Macron and Borne are expected to appoint a new French government in the coming days…reports Asian Lite News
Centrist politician Elisabeth Borne was appointed France’s new prime minister on Monday, becoming only the second woman in history to hold the post.
Borne, 61, the labor minister in French President Emmanuel Macron’s previous government, succeeds Jean Castex, whose resignation on Monday was expected after Macron’s reelection last month to a second five-year term.
Borne spoke soon after her appointment, noting the emotions she felt at being selected for the highest office a woman has ever held in French political leadership.
“I would like to dedicate this nomination to all the little girls by telling them Go after your dreams!’ Nothing should stop the fight for the place of women in our society,” she said.
Macron and Borne are expected to appoint a new French government in the coming days.
Macron’s choice of Borne was criticized by some left-wing politicians and their supporters. Firebrand far-left leader Jean-Luc Melenchon said her appointment marks “a new season of social and ecological mistreatment,” claiming on Twitter that her legacy amounted to “a reduction in the allowances of 1 million unemployed people.”
Borne’s first mission will be to make sure that Macron’s centrist party and its allies do well in France’s parliamentary election in June. The vote, scheduled for two rounds, will determine which group holds the majority of seats at the National Assembly, which has the final say over the Senate in France’s law-making process.
Macron also promised a bill addressing the rising cost of living in France, where food and energy prices are surging. It will be prepared by his new government and is expected to be presented just after the parliamentary election.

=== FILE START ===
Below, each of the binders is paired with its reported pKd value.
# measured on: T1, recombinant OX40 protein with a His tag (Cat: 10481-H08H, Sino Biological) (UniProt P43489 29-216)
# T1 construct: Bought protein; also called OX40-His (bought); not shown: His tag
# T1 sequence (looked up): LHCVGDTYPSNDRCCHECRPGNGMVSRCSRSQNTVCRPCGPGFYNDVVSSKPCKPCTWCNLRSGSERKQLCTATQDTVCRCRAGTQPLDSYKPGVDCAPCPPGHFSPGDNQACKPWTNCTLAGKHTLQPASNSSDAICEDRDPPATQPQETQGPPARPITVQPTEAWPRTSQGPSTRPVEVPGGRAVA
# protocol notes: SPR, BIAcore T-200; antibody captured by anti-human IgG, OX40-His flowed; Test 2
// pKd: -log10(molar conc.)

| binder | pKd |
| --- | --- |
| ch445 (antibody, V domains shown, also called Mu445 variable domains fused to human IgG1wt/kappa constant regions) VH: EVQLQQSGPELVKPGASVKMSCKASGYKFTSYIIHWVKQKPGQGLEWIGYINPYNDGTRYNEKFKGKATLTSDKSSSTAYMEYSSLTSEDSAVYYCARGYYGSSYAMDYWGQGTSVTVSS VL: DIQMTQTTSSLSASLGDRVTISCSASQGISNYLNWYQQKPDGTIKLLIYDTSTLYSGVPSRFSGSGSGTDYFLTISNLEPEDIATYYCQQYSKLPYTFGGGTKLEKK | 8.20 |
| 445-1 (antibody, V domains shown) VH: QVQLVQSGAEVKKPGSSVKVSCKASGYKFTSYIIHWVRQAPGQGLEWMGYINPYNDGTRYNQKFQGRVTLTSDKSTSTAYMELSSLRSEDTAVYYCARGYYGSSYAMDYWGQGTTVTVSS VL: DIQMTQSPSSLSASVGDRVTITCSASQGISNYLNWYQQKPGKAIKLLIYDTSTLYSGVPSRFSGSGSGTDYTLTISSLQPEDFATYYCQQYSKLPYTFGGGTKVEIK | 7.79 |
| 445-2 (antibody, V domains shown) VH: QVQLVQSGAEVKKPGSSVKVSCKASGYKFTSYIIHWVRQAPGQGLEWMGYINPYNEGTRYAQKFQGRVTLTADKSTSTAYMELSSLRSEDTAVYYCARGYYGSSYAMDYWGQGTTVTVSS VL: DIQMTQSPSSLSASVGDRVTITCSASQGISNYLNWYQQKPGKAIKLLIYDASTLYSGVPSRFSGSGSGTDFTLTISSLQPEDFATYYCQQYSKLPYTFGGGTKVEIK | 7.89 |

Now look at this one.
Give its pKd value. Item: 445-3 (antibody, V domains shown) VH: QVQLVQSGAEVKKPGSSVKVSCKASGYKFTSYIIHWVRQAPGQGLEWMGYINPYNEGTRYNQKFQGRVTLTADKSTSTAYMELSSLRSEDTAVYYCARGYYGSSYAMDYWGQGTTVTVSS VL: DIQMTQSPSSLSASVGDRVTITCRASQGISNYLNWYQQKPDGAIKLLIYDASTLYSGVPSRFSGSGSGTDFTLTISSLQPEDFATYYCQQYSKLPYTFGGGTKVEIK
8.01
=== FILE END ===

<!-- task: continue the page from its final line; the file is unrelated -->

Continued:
If Macron’s party wins a majority in the Assembly, Borne will then need to ensure that pension changes promised by the president are put into law, including raising the minimum retirement age from 62 to 65. The proposed changes have been criticized by workers, unions and left-wing voters.
Macron also promised that the new prime minister would be directly in charge of “green planning,” seeking to accelerate France’s implementation of climate-related policies. Macron vowed to go “twice as fast” in his second term to curb greenhouse gas emissions.
Borne has a mixed track record, prompting criticism from workers, unions and left-wing voters. As labor minister since 2020, she implemented changes making it harder for jobless people to get benefits and reduced monthly payments for some unemployed people.
In 2018, as France’s transport minister, she faced a major strike from the SNCF railway company against plans to open the train network to competition and end newly-hired employees’ right to retain jobs and benefits for life. She ultimately managed to pass the bill.
Yet Borne’s rise to power has been formidable, despite never having held elected office. Closer to France’s traditional left at the beginning of her career, she notably worked as chief of staff to then-Ecology Minister Ségolène Royal, under Socialist French President Francois Hollande.
She became CEO in 2015 of the state-owned transport company RATP, which operates the Paris metro.
She joined Macron’s centrist party in 2017. She was transport minister and then minister of ecological transition in Macron’s first government.
Borne is the second woman to hold the position of prime minister in the country after Edith Cresson, who served in 1991-1992 under Socialist President Francois Mitterrand. Cresson, amid rising prices and high unemployment, became very unpopular and remained in office less than a year.
Earlier Monday, Castex came to the Elysee presidential palace to formally offer his resignation, which Macron accepted. In a tweet, Macron thanked Castex and his team, saying “he took action with passion and dedication to serve France.”
Castex had succeeded Edouard Philippe in July 2020 amid the COVID-19 pandemic. He sought to support businesses and revive France’s economy following the damage cause by the virus and successive pandemic lockdowns.
In France, it’s common for presidents to have more than one prime minister during their terms.